BATON ROUGE, La. (WAFB) – There is eight constitutional amendments who will appear in the Nov. 8 ballot in Louisiana.
This includes a fight a form of slavery which talks a lot.
Amendment 7 removes language from the state constitution that permits slavery and involuntary servitude as a punishment for a crime, thereby prohibiting slavery and involuntary servitude except to the extent that it can be legally enforced in the administration of criminal justice.
But because of those exceptions, the lawmaker who originally sponsored the proposal now wants people to vote no on the amendment.
The amendment is now up to voters to implement. But now the representative of the State of Jordan is interested in change.
“Hard to believe that in the 21st century some states, including Louisiana, have laws on the books that seemingly condone slavery. So Edmond Jordan tried to change that and there were 30 lawmakers with him who were at full throat over that, including three Republicans. And now Jordan has decided that the wording is such that he could actually do the opposite of what he wanted, and he’s asking people to vote against it,” said Jim Engster, WAFB political analyst and president of Louisiana. RadioNetwork.
In a statement to WAFB, State Rep. Jordan said, “The way the ballot language is spelled out is confusing. And the way it was written could lead to multiple different conclusions or opinions. Due to the ambiguity of the way it was written, I ask that people vote down, so we can go and clean it up with the intention of bringing it back next year and make sure the language is clear and unambiguous.
So he prefers people to vote no on the amendment, so lawmakers have a chance to start fresh next year.
“It’s a process that will take time and lawmakers might get frustrated with this exercise, and we’ll see what happens.” But it’s not a very good sign when the sponsor has to say, hey wait a minute, let’s not do this,” Engster said.
Engster says the devil is in the details. He says one sentence in the amendment, “Unless it can be legally enforced in the administration of criminal justice,” opens a Pandora’s box for a lot of things.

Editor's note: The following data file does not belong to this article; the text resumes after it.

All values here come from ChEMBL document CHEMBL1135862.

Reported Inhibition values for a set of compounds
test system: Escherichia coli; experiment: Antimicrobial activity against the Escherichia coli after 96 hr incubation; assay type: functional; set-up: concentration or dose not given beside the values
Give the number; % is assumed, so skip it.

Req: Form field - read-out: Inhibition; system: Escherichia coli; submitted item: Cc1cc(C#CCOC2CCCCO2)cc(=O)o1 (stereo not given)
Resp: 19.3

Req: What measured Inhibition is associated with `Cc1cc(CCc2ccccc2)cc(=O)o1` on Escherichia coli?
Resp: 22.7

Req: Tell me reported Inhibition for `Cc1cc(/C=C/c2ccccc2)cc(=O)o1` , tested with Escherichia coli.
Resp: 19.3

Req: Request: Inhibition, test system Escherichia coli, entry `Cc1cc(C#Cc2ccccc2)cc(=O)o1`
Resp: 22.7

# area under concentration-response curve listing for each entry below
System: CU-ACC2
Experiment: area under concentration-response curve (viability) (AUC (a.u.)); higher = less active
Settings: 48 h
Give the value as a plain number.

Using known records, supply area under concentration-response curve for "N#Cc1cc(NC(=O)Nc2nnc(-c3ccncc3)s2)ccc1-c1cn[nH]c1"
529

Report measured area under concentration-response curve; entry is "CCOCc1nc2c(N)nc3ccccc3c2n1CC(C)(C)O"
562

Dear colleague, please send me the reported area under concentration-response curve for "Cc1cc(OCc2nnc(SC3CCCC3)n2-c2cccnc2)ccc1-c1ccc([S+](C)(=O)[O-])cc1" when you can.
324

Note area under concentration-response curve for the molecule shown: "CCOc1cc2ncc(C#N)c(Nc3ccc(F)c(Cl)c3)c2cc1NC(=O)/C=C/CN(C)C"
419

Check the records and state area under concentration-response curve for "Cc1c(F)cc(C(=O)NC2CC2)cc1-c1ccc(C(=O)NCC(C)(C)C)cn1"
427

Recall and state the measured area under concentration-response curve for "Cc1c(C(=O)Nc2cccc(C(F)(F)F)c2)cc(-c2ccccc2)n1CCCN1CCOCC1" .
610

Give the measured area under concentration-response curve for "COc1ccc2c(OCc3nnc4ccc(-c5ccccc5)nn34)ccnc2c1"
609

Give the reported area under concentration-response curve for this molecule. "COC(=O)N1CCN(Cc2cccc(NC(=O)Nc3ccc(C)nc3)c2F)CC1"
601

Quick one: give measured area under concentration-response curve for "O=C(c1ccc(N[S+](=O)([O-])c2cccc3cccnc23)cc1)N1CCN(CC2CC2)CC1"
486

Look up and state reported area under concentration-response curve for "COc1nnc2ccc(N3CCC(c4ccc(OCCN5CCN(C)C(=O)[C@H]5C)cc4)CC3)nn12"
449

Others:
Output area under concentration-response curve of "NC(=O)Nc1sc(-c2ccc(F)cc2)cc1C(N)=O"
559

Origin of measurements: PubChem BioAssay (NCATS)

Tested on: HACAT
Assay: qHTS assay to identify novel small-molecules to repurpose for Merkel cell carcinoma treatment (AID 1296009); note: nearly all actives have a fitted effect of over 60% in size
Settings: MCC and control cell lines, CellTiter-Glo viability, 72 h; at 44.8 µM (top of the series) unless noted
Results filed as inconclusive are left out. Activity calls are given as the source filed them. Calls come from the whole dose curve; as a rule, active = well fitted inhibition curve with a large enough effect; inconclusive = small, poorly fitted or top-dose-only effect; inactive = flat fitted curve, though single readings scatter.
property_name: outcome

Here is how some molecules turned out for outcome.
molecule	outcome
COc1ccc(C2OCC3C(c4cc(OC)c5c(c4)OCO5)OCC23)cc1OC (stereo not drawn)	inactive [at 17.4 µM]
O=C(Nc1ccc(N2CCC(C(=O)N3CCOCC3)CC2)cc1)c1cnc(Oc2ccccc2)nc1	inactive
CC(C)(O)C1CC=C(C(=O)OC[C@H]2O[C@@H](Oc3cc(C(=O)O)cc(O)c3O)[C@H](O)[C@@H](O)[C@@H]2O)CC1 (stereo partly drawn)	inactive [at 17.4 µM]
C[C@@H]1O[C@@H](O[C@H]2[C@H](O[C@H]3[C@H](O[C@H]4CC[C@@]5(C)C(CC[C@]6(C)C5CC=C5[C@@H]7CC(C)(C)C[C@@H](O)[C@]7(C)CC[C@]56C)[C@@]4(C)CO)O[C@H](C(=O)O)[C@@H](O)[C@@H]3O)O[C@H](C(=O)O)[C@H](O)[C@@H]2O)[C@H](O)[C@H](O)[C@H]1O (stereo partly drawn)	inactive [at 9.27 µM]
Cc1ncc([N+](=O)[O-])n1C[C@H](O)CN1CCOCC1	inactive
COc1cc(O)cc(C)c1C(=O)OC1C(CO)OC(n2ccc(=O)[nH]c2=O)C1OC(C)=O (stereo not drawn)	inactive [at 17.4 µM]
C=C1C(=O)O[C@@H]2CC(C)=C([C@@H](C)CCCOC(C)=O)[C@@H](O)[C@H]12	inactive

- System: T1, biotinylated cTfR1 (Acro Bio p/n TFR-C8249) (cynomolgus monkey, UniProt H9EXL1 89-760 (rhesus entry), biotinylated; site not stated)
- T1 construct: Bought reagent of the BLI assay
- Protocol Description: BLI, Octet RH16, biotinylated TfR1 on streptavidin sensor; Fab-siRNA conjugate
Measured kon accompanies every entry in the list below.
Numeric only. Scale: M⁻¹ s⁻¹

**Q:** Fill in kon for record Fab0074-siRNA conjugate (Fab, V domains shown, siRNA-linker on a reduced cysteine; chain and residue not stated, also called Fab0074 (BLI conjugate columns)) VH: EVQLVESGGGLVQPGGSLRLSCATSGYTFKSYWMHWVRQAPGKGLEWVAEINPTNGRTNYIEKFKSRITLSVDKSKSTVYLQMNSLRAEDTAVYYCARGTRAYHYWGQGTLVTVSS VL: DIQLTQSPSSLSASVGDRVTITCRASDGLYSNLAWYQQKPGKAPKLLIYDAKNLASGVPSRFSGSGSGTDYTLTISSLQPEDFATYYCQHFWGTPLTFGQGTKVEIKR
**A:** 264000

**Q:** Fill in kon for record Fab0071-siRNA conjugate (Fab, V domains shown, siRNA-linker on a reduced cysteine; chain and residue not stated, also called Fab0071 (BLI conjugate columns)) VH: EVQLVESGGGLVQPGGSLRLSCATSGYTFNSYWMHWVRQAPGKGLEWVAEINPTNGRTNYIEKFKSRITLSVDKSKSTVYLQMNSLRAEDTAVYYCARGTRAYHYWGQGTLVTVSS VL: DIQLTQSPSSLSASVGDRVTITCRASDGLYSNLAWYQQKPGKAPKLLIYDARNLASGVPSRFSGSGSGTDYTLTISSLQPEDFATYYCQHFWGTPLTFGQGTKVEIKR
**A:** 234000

“The surface amendment abolishes slavery. Who wants slavery? Not in the 21st century, I don’t think anyone really wants slavery. But the amendment is such that it may, according to the sponsor, do the exact opposite of what it was intended,” Engster said.
There were also negative reactions from other people.
The Council for a Better Louisiana says, “This amendment is an example of why having the right language is so important when presenting constitutional amendments to voters.”
But people with Organization Victory Over Louisiana Violence continue to urge people to vote yes on amendment 7.
“We believe this is the cornerstone of the injustices that have occurred, and we believe this will be a first step in restoring people’s individual dignity. To remove the slavery exception clause is to remove the keystone of the injustices we face as a society today. After 2 years of hard work, we have pushed back 157 years in the hands of voters. We believe in letting people decide the future of our children, not just the chosen and selected,” said Laramie Griffin of Evolve Louisiana.
Louisiana is one of 5 states where slavery is on the ballot this Fall according to the Associated Press.
State Rep. Jordan said, “Whatever happens, we’ll have to bring it back to clean it up anyway.”
So it might end up on your ballot again next year, even if it passes in two weeks.
“But either way, I plan to bring it back next year and make sure the language is clearer and there’s no confusion,” Jordan said.
As for proposals ending prison labor in its entirety, that will likely still face massive opposition in the courts.
election day is Tuesday, November 8.
Learn more about the 8 amendments on the ballot Click here.
Three other measures (amendments) were approved for the December 10 election.
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